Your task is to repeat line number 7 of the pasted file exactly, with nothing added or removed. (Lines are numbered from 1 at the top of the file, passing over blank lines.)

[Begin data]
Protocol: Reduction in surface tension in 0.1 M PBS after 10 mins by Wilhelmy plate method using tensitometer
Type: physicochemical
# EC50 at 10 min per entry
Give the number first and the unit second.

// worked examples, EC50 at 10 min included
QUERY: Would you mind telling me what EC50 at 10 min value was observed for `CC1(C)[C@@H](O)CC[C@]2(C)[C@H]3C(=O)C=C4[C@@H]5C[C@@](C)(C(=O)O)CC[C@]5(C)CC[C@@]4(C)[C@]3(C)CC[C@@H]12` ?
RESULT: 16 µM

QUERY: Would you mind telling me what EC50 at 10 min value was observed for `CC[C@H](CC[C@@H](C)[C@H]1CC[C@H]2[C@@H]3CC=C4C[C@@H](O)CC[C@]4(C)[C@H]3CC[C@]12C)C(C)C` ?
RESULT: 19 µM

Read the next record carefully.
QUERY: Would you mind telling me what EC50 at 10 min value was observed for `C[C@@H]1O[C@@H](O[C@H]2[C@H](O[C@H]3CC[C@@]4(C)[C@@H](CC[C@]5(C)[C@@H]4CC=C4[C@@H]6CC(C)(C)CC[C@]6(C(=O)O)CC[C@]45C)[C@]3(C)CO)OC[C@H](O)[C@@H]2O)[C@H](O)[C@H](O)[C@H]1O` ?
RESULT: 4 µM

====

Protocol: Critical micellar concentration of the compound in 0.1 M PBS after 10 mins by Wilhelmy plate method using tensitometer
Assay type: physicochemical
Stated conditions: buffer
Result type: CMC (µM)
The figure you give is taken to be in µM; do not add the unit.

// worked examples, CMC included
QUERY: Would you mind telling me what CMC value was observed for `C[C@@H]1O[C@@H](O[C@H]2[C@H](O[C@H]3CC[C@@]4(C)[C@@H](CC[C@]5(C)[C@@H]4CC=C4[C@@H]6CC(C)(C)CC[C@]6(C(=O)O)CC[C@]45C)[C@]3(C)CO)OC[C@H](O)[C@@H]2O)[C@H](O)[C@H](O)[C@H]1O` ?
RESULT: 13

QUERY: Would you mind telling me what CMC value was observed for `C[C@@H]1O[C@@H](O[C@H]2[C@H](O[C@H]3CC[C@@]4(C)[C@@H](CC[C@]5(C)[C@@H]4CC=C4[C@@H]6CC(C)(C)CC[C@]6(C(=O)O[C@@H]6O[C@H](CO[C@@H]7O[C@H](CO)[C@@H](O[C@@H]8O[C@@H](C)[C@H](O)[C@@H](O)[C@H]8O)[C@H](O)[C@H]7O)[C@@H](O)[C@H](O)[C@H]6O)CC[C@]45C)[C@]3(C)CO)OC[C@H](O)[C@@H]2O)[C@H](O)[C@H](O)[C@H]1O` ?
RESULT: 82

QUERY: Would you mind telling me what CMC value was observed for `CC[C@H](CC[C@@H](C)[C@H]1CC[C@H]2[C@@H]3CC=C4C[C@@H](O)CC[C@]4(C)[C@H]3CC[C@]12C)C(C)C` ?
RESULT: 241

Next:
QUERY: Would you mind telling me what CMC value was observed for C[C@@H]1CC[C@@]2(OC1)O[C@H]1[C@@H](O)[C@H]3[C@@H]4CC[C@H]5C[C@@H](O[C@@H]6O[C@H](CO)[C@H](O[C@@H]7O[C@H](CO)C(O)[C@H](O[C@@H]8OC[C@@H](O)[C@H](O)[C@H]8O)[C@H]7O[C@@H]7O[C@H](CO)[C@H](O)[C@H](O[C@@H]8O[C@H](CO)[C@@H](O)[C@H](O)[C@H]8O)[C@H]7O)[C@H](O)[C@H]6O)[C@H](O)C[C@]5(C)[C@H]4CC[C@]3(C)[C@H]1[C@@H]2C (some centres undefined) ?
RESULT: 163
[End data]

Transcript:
RESULT: 16 µM